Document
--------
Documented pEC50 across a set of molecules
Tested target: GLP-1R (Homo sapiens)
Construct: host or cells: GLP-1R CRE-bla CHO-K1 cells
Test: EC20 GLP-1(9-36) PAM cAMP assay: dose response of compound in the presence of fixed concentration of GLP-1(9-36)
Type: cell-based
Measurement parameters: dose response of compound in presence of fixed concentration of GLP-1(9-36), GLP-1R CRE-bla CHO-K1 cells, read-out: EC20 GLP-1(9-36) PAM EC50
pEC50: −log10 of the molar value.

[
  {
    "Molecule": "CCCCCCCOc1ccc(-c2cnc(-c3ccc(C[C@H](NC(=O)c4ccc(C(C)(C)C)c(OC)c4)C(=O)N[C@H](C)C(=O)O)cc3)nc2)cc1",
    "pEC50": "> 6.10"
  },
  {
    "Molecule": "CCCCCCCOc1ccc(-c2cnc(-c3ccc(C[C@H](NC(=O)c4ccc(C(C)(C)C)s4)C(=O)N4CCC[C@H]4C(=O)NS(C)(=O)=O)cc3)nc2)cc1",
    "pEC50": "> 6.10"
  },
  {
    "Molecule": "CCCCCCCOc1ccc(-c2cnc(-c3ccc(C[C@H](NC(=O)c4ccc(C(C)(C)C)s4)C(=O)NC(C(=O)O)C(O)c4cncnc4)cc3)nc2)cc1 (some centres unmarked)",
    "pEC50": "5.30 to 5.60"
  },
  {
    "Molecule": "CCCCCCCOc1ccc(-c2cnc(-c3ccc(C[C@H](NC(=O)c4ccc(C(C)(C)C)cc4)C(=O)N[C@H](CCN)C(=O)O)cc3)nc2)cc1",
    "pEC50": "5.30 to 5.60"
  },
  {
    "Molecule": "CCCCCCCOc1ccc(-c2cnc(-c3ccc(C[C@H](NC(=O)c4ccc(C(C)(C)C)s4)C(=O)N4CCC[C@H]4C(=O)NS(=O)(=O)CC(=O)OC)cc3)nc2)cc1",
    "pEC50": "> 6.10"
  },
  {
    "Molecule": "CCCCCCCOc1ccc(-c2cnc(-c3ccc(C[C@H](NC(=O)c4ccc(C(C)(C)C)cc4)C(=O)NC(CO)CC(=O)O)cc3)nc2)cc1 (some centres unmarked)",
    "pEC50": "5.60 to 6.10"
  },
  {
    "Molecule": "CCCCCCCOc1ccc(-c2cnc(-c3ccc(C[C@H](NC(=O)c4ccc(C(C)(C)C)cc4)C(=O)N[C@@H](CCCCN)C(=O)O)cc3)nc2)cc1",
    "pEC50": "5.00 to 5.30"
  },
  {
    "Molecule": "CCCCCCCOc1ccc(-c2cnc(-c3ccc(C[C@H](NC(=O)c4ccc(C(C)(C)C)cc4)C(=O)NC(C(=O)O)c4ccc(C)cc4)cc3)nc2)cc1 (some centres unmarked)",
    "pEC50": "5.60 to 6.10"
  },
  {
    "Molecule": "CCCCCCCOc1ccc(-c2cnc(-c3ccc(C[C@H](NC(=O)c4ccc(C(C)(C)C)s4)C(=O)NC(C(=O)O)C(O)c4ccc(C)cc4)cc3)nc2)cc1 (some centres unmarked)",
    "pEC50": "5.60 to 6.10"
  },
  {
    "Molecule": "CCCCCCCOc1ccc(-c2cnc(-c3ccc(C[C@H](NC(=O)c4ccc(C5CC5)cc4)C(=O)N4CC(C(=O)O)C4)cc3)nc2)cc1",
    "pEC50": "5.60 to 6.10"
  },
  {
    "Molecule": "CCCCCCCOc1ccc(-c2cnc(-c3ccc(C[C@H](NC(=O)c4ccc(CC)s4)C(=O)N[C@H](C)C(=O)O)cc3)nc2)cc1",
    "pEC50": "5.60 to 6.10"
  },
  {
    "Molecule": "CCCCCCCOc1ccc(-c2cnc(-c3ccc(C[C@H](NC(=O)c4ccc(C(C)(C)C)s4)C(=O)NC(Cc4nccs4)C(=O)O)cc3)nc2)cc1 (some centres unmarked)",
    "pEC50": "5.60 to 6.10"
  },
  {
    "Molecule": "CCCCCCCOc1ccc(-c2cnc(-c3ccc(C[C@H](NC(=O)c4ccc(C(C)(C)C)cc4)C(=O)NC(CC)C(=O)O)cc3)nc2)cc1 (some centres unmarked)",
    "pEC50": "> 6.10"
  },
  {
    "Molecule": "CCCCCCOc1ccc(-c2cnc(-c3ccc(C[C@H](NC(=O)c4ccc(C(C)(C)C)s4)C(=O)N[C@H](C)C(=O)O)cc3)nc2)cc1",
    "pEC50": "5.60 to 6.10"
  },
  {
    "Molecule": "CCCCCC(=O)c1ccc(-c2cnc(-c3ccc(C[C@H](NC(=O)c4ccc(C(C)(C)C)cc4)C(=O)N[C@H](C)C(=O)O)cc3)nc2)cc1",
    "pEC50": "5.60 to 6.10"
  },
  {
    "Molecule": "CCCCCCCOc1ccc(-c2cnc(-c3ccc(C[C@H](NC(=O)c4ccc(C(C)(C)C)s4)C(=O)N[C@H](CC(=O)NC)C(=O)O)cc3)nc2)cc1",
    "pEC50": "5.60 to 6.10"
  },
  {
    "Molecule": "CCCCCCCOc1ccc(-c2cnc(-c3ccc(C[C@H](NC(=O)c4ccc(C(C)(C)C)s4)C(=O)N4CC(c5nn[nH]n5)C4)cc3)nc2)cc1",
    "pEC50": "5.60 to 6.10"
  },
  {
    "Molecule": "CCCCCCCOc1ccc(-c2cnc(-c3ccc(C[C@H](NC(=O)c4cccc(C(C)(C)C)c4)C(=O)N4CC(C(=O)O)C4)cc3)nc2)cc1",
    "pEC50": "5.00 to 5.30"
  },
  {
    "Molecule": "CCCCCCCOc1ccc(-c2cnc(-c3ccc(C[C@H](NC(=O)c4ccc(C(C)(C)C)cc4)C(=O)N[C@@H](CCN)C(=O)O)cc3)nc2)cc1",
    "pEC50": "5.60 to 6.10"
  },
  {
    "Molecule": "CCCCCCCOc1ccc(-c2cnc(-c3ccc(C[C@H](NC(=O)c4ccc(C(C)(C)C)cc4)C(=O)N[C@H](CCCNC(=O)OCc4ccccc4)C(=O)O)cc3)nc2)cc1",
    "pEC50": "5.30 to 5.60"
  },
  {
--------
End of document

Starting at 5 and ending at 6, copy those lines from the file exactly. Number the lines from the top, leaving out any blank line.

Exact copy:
Type: cell-based
Measurement parameters: dose response of compound in presence of fixed concentration of GLP-1(9-36), GLP-1R CRE-bla CHO-K1 cells, read-out: EC20 GLP-1(9-36) PAM EC50